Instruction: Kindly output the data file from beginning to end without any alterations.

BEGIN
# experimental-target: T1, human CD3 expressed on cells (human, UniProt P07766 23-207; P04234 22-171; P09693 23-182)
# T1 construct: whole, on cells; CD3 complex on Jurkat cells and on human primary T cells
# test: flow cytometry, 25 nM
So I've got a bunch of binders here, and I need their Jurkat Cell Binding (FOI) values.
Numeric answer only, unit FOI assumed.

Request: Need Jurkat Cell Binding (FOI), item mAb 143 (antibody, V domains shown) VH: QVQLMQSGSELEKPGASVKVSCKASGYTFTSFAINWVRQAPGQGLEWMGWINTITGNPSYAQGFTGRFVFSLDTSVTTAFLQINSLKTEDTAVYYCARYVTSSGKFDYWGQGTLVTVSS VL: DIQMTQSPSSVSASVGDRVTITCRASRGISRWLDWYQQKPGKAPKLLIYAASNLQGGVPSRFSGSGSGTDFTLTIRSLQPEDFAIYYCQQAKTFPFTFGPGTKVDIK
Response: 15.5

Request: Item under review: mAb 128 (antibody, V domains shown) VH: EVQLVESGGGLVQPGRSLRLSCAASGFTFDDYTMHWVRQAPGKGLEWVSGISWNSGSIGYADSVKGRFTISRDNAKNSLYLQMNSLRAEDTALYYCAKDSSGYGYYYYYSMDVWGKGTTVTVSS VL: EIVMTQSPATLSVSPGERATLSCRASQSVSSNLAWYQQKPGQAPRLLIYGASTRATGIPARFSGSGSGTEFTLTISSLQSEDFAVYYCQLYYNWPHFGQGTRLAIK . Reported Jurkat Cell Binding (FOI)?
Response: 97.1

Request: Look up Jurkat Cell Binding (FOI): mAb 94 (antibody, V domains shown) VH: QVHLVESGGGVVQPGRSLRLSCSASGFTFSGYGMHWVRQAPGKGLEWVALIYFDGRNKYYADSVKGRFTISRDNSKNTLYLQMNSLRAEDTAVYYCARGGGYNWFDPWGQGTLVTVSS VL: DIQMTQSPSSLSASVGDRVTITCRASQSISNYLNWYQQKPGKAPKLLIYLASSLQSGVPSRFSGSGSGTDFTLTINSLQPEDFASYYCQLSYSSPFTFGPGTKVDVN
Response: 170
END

# experimental-target: T1, human CD3 expressed on cells (human, UniProt P07766 23-207; P04234 22-171; P09693 23-182)
# T1 construct: whole, on cells; CD3 complex on Jurkat cells and on human primary T cells
# test: flow cytometry, 25 nM
So I've got a bunch of binders here, and I need their Jurkat Cell Binding (FOI) values.
Numeric answer only, unit FOI assumed.

Request: Need Jurkat Cell Binding (FOI), item mAb 143 (antibody, V domains shown) VH: QVQLMQSGSELEKPGASVKVSCKASGYTFTSFAINWVRQAPGQGLEWMGWINTITGNPSYAQGFTGRFVFSLDTSVTTAFLQINSLKTEDTAVYYCARYVTSSGKFDYWGQGTLVTVSS VL: DIQMTQSPSSVSASVGDRVTITCRASRGISRWLDWYQQKPGKAPKLLIYAASNLQGGVPSRFSGSGSGTDFTLTIRSLQPEDFAIYYCQQAKTFPFTFGPGTKVDIK
Response: 15.5

Request: Item under review: mAb 128 (antibody, V domains shown) VH: EVQLVESGGGLVQPGRSLRLSCAASGFTFDDYTMHWVRQAPGKGLEWVSGISWNSGSIGYADSVKGRFTISRDNAKNSLYLQMNSLRAEDTALYYCAKDSSGYGYYYYYSMDVWGKGTTVTVSS VL: EIVMTQSPATLSVSPGERATLSCRASQSVSSNLAWYQQKPGQAPRLLIYGASTRATGIPARFSGSGSGTEFTLTISSLQSEDFAVYYCQLYYNWPHFGQGTRLAIK . Reported Jurkat Cell Binding (FOI)?
Response: 97.1

Request: Look up Jurkat Cell Binding (FOI): mAb 94 (antibody, V domains shown) VH: QVHLVESGGGVVQPGRSLRLSCSASGFTFSGYGMHWVRQAPGKGLEWVALIYFDGRNKYYADSVKGRFTISRDNSKNTLYLQMNSLRAEDTAVYYCARGGGYNWFDPWGQGTLVTVSS VL: DIQMTQSPSSLSASVGDRVTITCRASQSISNYLNWYQQKPGKAPKLLIYLASSLQSGVPSRFSGSGSGTDFTLTINSLQPEDFASYYCQLSYSSPFTFGPGTKVDVN
Response: 170